Fair and lovely

Class, gender, and colorism in Bollywood song sequences

Authored by: Tejaswini Ganti

The Routledge Companion to Cinema and Gender

Print publication date:  November  2016
Online publication date:  November  2016

Print ISBN: 9781138924956
eBook ISBN: 9781315684062
Adobe ISBN: 9781317408055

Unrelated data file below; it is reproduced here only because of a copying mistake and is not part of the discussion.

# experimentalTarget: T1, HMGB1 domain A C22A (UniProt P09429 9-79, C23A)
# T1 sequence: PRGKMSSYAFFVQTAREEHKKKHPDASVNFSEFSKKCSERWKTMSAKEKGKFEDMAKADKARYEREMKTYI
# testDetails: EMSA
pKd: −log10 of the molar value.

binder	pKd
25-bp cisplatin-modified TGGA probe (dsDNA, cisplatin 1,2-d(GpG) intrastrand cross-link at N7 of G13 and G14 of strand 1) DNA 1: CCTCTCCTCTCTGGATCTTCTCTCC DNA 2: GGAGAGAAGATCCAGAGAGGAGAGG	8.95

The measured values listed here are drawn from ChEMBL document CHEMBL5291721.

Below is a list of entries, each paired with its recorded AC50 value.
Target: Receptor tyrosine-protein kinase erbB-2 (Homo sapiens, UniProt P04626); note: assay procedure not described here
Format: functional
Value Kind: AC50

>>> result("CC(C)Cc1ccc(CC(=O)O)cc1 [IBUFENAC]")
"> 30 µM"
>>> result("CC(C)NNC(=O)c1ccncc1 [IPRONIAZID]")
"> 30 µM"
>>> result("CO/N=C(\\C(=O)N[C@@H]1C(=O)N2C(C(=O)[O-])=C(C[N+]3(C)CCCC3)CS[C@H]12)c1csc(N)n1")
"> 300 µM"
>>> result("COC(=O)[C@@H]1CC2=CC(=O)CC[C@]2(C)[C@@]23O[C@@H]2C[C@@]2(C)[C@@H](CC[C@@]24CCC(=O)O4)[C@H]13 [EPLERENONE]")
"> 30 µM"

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What do the international pop or hip-hop stars Akon, Snoop Dogg, and Kylie Minogue have in common? They have all recently been featured on the soundtracks of prominent Hindi films, more commonly referred to as “Bollywood” films. The word “Bollywood,” derived by combining Bombay with Hollywood, has become the dominant global term to refer to the prolific and box-office oriented Hindi language film industry located in Bombay (renamed Mumbai in 1995). The Hindi film industry is aesthetically and culturally distinct from Hollywood, but as prolific and ubiquitous in its production and circulation of narratives and images. Perhaps the most iconic and distinguishing feature of popular Hindi cinema, when compared to other filmmaking traditions in the world, is the presence of songs sung by characters in nearly every film. Regardless of genre—from gangster films to war films, from murder mysteries to period films, from vendetta films to love stories—popular Indian films contain sequences where characters burst into song (often accompanied by dance) for a variety of reasons having to do with narrative, characterization, spectacle, or viewing pleasure. The near ubiquity of elaborately choreographed and lavishly produced song sequences has become the marker of Bollywood’s distinctiveness in the global media landscape, leading Gopal and Moorti to note in their introduction to Global Bollywood, “Frequently remarked upon by insiders and always remarkable to outsiders, song-dance occupies the constitutive limit of Bollywood cinema” (2008: 1).

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